Whereas liberalism is concerned, it is given to using rights as an ideological weapon in the battle against republicanism. One of the most exasperating comments in the rights debate is the oft quoted one that people are born free and that rights are somehow natural. A second’s reflection will more than suffice to convince that at the moment of birth we are least free, being totally dependent on others to deal with the unremitting attrition of need. Rights are not given but are socially constructed. Without activism and constant vigilance they can be eroded much easier than they are won.

In this respect Irish republicans of the physical force tradition got one thing right. Like Machiavelli they were republicans for the hard times. The hard times for them however not only see them pitched against the British but also against democratic sentiment. Theirs is an elitist republicanism that values struggle regardless of the wider community rather than struggle as part of it.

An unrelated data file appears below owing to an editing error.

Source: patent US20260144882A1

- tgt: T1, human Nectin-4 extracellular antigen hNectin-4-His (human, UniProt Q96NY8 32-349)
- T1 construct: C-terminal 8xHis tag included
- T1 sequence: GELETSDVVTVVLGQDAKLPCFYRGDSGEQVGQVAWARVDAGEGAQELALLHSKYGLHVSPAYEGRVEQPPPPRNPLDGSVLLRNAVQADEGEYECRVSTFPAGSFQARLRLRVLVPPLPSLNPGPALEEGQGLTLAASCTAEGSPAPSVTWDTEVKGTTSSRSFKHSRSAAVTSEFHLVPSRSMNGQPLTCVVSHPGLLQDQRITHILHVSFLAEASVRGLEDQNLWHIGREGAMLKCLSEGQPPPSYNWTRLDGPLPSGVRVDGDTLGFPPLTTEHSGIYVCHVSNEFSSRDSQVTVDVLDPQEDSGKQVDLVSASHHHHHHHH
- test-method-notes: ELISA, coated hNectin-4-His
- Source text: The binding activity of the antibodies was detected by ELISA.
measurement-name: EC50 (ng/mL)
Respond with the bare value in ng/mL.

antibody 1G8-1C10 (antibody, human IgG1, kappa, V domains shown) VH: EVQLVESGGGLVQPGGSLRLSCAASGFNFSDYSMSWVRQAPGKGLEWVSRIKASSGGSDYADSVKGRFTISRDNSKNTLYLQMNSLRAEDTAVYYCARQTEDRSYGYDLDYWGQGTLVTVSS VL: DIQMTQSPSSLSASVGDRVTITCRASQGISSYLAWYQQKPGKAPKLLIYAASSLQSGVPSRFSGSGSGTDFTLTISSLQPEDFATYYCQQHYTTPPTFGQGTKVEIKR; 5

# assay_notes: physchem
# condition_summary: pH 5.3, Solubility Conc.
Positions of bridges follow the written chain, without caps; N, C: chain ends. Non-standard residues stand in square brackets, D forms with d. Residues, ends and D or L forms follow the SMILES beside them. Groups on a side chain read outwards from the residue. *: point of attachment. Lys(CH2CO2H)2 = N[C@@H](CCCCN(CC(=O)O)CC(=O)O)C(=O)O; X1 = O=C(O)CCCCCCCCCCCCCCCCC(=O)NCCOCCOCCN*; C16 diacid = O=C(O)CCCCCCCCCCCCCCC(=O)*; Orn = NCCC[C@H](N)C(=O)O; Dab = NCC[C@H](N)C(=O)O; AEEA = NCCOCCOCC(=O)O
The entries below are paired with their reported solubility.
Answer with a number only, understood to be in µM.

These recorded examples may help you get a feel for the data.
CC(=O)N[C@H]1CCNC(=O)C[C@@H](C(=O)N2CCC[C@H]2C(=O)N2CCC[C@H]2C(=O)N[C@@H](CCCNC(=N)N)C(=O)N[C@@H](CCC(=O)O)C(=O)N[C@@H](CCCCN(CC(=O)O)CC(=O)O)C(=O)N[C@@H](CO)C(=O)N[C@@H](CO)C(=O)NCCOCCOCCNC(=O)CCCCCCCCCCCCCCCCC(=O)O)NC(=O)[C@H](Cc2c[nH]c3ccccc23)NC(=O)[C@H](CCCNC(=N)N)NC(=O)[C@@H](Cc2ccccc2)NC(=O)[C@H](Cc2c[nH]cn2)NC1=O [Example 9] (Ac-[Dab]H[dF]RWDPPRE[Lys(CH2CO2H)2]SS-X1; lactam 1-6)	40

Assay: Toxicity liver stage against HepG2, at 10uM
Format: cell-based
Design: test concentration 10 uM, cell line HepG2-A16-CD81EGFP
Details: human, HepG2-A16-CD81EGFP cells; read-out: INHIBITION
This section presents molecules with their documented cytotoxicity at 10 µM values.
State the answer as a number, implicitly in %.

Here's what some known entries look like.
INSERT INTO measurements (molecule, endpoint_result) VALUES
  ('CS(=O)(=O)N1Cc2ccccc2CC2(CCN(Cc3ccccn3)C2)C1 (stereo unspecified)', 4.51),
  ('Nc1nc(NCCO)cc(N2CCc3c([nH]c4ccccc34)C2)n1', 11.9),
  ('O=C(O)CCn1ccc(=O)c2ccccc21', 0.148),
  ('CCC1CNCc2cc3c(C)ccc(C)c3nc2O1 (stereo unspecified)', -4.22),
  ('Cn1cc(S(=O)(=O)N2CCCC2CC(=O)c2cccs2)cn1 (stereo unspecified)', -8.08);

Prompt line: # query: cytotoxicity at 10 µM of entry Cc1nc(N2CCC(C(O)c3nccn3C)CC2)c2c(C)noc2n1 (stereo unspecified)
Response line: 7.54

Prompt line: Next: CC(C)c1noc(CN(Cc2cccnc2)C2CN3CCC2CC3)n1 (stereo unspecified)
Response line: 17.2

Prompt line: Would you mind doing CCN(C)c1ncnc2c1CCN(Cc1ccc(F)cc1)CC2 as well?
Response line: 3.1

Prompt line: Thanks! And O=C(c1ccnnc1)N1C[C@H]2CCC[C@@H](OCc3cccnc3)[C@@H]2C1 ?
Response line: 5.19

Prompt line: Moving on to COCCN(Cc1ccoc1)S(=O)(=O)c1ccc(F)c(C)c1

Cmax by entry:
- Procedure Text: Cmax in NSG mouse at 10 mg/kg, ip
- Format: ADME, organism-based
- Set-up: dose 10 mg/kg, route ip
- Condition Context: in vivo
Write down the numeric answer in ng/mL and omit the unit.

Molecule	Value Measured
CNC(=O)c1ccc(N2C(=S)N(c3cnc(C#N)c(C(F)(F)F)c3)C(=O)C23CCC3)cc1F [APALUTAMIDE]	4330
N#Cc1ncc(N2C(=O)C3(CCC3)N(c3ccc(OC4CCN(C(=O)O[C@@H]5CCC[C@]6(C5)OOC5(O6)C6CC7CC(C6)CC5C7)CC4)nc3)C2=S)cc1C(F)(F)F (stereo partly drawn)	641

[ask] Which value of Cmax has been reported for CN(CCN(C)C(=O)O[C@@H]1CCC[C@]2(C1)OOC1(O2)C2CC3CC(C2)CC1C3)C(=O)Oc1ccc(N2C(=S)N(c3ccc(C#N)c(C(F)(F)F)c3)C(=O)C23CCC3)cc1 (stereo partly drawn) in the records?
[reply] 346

This is where a citizen powered republicanism has something to offer modern society. The phrase of Anatole France that the law permits rich and poor alike to sleep under the bridges of the River Sienne sums up the nature of liberalism and the challenge that republicanism can mount to it. Who but the poor would need to sleep there? Liberalism would recoil at the republican view of Rousseau that ‘no citizen should be so rich as to buy another and none so poor that he is constrained to sell himself.’

In order to pursue this to its logical conclusion republicanism need not necessarily be socialist. But its emphasis on promoting the common good gives it a strong social character that would see it in a state of perpetual tension with liberalism.